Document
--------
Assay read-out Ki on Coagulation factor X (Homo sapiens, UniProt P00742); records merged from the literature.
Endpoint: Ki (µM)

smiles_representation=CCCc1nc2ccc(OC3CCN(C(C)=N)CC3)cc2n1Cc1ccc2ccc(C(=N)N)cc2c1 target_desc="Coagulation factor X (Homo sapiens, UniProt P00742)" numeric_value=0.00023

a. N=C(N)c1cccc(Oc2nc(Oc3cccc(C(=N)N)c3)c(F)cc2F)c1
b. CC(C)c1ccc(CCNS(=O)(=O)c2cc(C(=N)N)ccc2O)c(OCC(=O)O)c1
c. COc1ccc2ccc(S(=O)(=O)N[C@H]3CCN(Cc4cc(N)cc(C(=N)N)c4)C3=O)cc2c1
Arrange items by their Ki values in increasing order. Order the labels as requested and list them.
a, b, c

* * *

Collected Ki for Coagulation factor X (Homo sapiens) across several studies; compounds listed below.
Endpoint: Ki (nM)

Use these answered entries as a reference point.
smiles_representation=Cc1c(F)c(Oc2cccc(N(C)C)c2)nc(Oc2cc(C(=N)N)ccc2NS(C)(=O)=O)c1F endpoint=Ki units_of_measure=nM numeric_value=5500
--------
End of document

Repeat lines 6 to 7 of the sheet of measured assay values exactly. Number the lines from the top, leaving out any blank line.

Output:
c. COc1ccc2ccc(S(=O)(=O)N[C@H]3CCN(Cc4cc(N)cc(C(=N)N)c4)C3=O)cc2c1
Arrange items by their Ki values in increasing order. Order the labels as requested and list them.